Hi all, I have a question about oxidized cholesterol. This may sound strange but here goes: If you cook eggs(boiled) and refridgerate them(or not), then mix them with butter or lard and refridgerate them (or not): will they contain toxic cholesterol by-products from exposure to oxygen? It would be great if anyone could provide som einsight into this as it would be much more convenient to conusme a mash of eggs than have to peel/eat boiled eggs(sometimes I'm in a rush and need a quick meal). If eggs are cold(after being cooked) do they cause cholesterol by-products if exposed to oxygen(the atmosphere) for a period of time(and how long).
asked bypaleohacks (78467)
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on March 16, 2011
at 06:11 PM
Yes exposure to heat and oxygen does cause oxidation of cholesterol. A helpful comparison is rust on your car. There are things you can do that will stall formation of rust but it is inevitable. You still drive your car but you try and take care of it as much as possble to slow the eventual oxidation or "rust" same thing in the human body. WE have internal free radical suppressing systems set up that can be manipulated or re-enforced by external means such as diet-exercise. Eventually we all die though due to the very fact that the air we breath causes oxidation. Hope that helps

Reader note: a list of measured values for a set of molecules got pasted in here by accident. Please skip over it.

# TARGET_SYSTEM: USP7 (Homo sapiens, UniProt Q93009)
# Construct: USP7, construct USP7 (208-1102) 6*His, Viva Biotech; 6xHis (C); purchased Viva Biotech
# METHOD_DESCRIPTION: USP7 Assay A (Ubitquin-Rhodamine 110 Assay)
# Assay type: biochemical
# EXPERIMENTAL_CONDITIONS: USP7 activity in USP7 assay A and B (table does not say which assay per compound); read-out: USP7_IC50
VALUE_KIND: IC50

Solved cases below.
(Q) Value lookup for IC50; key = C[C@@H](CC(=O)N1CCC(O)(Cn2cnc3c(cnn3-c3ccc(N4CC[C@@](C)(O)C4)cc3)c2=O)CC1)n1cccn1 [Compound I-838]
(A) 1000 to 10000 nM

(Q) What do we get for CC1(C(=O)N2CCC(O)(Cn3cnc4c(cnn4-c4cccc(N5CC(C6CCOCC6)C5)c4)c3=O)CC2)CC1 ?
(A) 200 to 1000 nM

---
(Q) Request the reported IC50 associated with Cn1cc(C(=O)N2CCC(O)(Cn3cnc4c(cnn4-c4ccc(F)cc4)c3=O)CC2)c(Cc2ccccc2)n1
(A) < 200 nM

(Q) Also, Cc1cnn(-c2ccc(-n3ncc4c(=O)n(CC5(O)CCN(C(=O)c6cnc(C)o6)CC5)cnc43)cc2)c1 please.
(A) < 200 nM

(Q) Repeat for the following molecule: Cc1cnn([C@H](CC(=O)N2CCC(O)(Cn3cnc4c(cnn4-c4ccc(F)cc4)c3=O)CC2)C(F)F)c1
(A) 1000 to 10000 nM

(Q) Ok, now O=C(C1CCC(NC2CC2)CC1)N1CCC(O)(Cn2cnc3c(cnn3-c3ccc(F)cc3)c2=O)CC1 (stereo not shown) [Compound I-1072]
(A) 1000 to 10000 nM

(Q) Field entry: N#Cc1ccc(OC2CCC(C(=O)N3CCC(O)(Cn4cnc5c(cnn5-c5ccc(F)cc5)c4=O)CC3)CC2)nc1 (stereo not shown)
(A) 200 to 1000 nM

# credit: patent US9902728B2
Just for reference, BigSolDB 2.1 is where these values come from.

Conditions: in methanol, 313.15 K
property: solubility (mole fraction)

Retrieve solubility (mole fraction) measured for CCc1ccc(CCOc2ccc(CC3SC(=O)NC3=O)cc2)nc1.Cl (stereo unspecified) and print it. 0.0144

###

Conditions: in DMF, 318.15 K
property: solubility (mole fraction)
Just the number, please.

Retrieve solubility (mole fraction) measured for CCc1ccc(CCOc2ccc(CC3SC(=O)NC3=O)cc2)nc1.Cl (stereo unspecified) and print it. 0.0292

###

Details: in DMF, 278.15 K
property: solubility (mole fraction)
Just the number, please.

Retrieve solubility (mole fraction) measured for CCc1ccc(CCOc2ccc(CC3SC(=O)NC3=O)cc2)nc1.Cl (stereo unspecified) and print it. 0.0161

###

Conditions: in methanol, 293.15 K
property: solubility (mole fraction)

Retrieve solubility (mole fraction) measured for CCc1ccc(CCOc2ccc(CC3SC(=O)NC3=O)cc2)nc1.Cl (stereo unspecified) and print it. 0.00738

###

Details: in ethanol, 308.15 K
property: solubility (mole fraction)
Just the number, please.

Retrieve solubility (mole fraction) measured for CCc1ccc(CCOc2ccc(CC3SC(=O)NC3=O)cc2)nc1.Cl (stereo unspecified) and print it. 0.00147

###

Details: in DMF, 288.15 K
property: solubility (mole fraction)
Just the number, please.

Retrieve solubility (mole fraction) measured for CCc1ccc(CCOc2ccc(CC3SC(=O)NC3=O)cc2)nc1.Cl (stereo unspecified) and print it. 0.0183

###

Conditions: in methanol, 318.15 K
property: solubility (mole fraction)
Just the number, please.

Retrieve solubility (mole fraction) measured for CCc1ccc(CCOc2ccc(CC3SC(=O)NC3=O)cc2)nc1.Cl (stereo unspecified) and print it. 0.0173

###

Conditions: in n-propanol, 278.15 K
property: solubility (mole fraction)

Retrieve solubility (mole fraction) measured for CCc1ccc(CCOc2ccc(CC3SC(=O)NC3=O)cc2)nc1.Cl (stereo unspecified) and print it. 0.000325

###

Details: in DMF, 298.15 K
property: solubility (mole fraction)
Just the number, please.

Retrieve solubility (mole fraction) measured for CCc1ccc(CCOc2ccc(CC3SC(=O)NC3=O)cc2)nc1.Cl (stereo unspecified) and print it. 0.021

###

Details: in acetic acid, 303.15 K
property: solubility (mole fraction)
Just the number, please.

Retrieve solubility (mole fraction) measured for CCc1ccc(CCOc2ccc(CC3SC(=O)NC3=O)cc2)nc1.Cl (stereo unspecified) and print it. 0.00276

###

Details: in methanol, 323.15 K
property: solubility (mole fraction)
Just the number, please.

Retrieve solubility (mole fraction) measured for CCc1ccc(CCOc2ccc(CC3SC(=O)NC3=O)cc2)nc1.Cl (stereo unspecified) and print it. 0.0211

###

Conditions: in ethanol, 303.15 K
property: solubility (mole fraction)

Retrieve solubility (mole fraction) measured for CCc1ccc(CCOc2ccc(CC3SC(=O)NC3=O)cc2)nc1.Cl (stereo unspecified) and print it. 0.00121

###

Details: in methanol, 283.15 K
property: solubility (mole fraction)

on March 17, 2011
at 01:03 AM
Eh I don't think it's a big deal. The ill-effects of cooking are overblown except if you see excess brown/blackness.
Here is an 88 year old man with good blood tests eating more than 2 dozen eggs every day for many many years http://findarticles.com/p/articles/mi_m1200/is_n15_v139/ai_10673558/
Could it be optimal to eat the yolks raw (employing special super-awesome cooking techniques to get a cooked white and raw yolk) like Mercola says? Maybe or maybe not but you will probably not harm yourself by cooking yolks.